Advice, Where to Begin?!

@Fred_G is spot on. Without a good belt you’ll never know what holster is or isn’t working. I don’t know how many holsters I went thru before I changed to a good belt and that was the biggest game changer.

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How do you dress? That’s a big one. Do you wear tucked shirts and khakis? Probably going to end up OWB. Loose shirt and jeans/cargo pants? Probably IWB. Suits and a suit coat? Pocket or shoulder.

These are examples but the point is you need to find a holster that compliments how you dress. But I 100% agree that you need to start with the foundation, if you’re looking at IWB or OWB then you are going to need a quality belt. It doesn’t have to be Bigfoot Gun Belts, there are others, but it’s a good place to start.

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To add to what the others have said, once you get a holster and carry gun, carry around your house. It will help you get used to having it on your body, and figuring out what position is the most comfortable for your daily activities (sitting, walking, etc). Carrying a gun should be comforting, not necessarily comfortable. But, not uncomfortable.

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I’m going to ask different questions.

What type of gun do you plan on carrying? Full size ? Compact, sub compact? 45, 9, 380? Revolver, Semi Auto?

I carry a Sig P238 in .380 in the summer, a Shield 9 mm in the winter. Both are appendix carry at about 112:30 . I’m not sure I’d carry anything bigger there.

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As most have been saying it is all very personal. And you will go through holsters until you find some you really like. I mostly carry a Glock 26 IWB but switch it up to OWB depending on what I am wearing and how they fit. OWB is more comfortable but is more likely to print. At times I will also carry in a shoulder holster, because of clothing. If I need to downsize, I’ll carry a Glock 42 in a pocket holster or ankle holster.

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New to the concealed carry world(still waiting on my license to come in)… and have been doing a TON of reading. But it seems more information is just adding more decisions to make.
Such as type of Holster, IWB, but what position, cant, ammo…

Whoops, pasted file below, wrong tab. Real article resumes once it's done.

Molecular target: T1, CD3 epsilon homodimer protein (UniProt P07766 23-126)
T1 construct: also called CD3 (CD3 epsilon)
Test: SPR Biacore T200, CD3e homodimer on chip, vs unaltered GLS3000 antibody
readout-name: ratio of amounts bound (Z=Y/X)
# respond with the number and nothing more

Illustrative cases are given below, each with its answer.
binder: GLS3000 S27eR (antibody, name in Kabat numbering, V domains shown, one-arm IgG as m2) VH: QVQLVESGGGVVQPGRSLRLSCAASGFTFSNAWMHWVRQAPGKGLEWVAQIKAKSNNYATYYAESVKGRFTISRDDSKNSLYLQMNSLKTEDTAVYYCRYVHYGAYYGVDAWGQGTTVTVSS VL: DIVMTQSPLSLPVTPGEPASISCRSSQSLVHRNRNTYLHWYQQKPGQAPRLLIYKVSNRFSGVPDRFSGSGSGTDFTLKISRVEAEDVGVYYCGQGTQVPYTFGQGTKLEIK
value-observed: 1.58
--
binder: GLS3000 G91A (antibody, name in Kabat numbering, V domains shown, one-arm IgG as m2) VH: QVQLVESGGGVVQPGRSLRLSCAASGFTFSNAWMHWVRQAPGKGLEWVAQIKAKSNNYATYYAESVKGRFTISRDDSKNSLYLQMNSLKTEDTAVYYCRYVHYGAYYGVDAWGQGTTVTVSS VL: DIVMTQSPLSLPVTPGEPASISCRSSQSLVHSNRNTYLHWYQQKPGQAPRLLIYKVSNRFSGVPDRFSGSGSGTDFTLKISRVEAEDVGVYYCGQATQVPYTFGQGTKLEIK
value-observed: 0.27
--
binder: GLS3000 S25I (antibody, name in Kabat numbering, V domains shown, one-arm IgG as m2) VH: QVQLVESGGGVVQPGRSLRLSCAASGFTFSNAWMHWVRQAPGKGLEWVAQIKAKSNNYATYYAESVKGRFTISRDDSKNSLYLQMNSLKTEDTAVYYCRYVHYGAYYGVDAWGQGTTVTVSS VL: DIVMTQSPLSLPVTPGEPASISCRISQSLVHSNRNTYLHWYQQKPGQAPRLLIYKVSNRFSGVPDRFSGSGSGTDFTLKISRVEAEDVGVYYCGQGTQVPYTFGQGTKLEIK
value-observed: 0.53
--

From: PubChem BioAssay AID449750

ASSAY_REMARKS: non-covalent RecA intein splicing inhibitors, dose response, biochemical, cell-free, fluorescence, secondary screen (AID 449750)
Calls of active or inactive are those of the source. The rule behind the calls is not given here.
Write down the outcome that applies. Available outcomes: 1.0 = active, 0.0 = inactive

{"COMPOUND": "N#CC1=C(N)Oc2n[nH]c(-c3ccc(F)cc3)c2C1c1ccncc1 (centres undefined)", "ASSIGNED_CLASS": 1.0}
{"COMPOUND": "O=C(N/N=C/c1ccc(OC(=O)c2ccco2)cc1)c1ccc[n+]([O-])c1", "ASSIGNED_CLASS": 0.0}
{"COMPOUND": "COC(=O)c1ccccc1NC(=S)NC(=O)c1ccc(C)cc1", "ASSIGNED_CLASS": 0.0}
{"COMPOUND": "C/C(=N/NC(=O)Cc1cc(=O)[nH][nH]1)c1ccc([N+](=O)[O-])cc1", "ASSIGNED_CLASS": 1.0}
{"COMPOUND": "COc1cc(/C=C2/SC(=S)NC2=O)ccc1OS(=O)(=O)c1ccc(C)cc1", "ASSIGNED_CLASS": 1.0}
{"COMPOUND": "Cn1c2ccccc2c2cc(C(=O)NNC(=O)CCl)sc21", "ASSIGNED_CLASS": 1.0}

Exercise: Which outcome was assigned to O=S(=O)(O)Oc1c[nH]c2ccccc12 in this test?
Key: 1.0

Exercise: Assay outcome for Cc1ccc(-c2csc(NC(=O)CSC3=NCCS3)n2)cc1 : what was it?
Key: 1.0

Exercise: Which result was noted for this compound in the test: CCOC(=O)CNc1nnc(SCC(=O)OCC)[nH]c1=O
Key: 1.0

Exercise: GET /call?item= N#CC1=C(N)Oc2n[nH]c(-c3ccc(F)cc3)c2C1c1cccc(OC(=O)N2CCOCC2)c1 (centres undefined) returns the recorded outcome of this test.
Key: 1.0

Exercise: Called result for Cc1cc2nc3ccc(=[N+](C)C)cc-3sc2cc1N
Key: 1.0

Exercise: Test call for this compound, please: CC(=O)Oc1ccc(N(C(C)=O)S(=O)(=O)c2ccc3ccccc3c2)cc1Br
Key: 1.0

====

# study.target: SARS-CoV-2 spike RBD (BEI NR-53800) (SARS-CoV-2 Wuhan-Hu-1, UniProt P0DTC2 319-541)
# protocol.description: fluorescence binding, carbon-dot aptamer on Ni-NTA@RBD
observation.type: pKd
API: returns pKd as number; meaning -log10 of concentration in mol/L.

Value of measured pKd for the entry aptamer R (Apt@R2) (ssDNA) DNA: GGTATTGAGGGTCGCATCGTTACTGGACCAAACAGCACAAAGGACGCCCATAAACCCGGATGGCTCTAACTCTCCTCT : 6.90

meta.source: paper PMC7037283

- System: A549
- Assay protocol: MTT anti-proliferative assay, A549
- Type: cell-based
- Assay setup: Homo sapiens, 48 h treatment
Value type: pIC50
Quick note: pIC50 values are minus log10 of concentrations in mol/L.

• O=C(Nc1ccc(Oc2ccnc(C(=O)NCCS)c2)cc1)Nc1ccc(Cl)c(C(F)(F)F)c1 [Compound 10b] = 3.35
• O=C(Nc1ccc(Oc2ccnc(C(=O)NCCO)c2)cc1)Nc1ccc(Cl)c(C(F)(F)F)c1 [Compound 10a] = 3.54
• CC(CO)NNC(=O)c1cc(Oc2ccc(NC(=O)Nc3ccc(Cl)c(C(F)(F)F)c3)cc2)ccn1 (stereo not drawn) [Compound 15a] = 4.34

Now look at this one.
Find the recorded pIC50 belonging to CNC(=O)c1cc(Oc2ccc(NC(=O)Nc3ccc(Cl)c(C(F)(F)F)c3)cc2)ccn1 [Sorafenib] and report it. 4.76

Was wondering if anyone could just give some pointers in where to look, what you do, why you do it? Needing a good starting point!

Have you already made some decisions yet, like what firearm you want to carry? If you can give us an idea of what your constraints are (office “non-permissive environment”, suit & tie vs casual clothing, etc) we can maybe be more specific in helping steer you in the right direction. I’ll post some about my experience below in case it helps.

There is some good advice already here in this thread especially from @Craig6 and @Fred_G . Ultimately though, there is a lot of trial and error as every person’s body shape and nooks & crannies is different. I too have a box full of old holsters.

If you plan on carrying on the waist, a good gun belt is super important. In fact, maybe the most important. A stiff belt helps prevent the firearm (and maybe spare mags, etc) from sagging your pants down, and keeps the firearm in the position/cant you placed it. Characteristics of a good belt is that is is stiff, durable, and adjustable in small increments.

I have a good opinion of Kore gun-belts (their leather ones fit right into an office environment), and I use Volund Gearworks “G-hook” belts daily. They have a normal weight one and a “slim” weight that is more flexible which I use when I have a lighter firearm and/or and moving around a lot (like yardwork). There are many reputable gun-belts around, those are just the ones I have experience with.

I personally carry appendix (link to EDC in another thread) as I found that to be the most comfortable and easy to conceal for me. I’m short (5’6" 170, built like a former athlete :slight_smile: so not super fit, but not chunky either). I’m a web developer, so I wear t-shirt and jeans/shorts/cargo pants every day (basically really casual, but not sloppy).

Carrying at 3 o’clock made my waist look really wide so I just looked like a square shape. No one could tell i had a firearm, but they could see i had something on my hip. Anyone remotely paying attention would assume it was a firearm.
Carrying at 4-5 o’clock-ish was actually really comfortable, and concealed very well when i was standing or walking around, but whenever i sat (remember I’m in t-shirts) it printed like a mofo, and every time I stood up i’d have to adjust my t-shirt over the gun since it had a tendency to slip in between the firearm and my body just a bit.

Carrying appendix works best for me in terms of concealment and comfort. Concealment, literally no one knows I carry except for the few people who know where it is and even then they can’t see it. Sitting down, standing up, twisting, etc it all stays put. It is a little counter-intuitive, but a longer slide length is helpful here as it prevents “tip-out” where the butt of the firearm leans outward. Think of your belt as a fulcrum point and you need at least a certain amount of firearm above the beltline in order to get a good grip, the remainder is below the beltline. If you have more above the line than below you are likely to get that “tip-out”. Even though I usually carry a Glock 26, it is in a Glock 19 holster. My Glock 43 holster is “long” to get a similar effect. Both holsters are from JM Custom Kydex. For AIWB having a “claw” of some sort helps tilt the firearm grip back towards your body. About 80% of the time I carry the G26, but sometimes just a certain pants/shirt/“i ate too much” combo makes it not conceal great so on those days I carry a G43 instead.